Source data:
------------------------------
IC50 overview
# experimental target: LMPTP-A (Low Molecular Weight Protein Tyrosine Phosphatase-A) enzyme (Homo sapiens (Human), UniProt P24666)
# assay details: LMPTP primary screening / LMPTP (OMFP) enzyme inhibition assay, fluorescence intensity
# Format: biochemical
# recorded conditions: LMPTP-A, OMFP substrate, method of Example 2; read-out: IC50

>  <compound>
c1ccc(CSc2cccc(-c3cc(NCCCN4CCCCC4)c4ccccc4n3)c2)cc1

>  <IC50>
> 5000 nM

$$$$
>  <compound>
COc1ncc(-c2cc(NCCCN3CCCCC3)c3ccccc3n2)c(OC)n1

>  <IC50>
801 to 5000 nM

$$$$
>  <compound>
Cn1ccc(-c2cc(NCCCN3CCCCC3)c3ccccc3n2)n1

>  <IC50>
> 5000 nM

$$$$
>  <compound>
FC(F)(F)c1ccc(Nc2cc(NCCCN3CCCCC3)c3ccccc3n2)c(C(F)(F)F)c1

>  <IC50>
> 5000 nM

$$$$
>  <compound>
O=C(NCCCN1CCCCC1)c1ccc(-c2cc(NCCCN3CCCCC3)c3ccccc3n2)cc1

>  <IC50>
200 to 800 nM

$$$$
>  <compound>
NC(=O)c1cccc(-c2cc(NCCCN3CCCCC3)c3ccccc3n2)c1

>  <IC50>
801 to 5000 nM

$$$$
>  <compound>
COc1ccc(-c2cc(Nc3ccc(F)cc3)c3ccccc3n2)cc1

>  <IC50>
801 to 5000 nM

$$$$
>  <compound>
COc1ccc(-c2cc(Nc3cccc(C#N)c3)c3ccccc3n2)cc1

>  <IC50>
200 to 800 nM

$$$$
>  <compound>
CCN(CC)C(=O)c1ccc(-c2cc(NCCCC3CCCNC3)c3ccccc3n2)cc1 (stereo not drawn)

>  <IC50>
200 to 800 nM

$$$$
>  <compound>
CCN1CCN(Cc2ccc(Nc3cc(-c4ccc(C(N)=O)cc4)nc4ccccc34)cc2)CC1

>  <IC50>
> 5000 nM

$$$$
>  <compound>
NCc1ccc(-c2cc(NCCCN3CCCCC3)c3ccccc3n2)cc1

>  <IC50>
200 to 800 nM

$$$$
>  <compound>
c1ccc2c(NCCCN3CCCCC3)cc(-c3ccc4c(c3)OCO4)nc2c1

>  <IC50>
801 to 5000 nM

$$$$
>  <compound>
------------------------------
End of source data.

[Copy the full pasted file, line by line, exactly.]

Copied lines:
IC50 overview
# experimental target: LMPTP-A (Low Molecular Weight Protein Tyrosine Phosphatase-A) enzyme (Homo sapiens (Human), UniProt P24666)
# assay details: LMPTP primary screening / LMPTP (OMFP) enzyme inhibition assay, fluorescence intensity
# Format: biochemical
# recorded conditions: LMPTP-A, OMFP substrate, method of Example 2; read-out: IC50

>  <compound>
c1ccc(CSc2cccc(-c3cc(NCCCN4CCCCC4)c4ccccc4n3)c2)cc1

>  <IC50>
> 5000 nM

$$$$
>  <compound>
COc1ncc(-c2cc(NCCCN3CCCCC3)c3ccccc3n2)c(OC)n1

>  <IC50>
801 to 5000 nM

$$$$
>  <compound>
Cn1ccc(-c2cc(NCCCN3CCCCC3)c3ccccc3n2)n1

>  <IC50>
> 5000 nM

$$$$
>  <compound>
FC(F)(F)c1ccc(Nc2cc(NCCCN3CCCCC3)c3ccccc3n2)c(C(F)(F)F)c1

>  <IC50>
> 5000 nM

$$$$
>  <compound>
O=C(NCCCN1CCCCC1)c1ccc(-c2cc(NCCCN3CCCCC3)c3ccccc3n2)cc1

>  <IC50>
200 to 800 nM

$$$$
>  <compound>
NC(=O)c1cccc(-c2cc(NCCCN3CCCCC3)c3ccccc3n2)c1

>  <IC50>
801 to 5000 nM

$$$$
>  <compound>
COc1ccc(-c2cc(Nc3ccc(F)cc3)c3ccccc3n2)cc1

>  <IC50>
801 to 5000 nM

$$$$
>  <compound>
COc1ccc(-c2cc(Nc3cccc(C#N)c3)c3ccccc3n2)cc1

>  <IC50>
200 to 800 nM

$$$$
>  <compound>
CCN(CC)C(=O)c1ccc(-c2cc(NCCCC3CCCNC3)c3ccccc3n2)cc1 (stereo not drawn)

>  <IC50>
200 to 800 nM

$$$$
>  <compound>
CCN1CCN(Cc2ccc(Nc3cc(-c4ccc(C(N)=O)cc4)nc4ccccc34)cc2)CC1

>  <IC50>
> 5000 nM

$$$$
>  <compound>
NCc1ccc(-c2cc(NCCCN3CCCCC3)c3ccccc3n2)cc1

>  <IC50>
200 to 800 nM

$$$$
>  <compound>
c1ccc2c(NCCCN3CCCCC3)cc(-c3ccc4c(c3)OCO4)nc2c1

>  <IC50>
801 to 5000 nM

$$$$
>  <compound>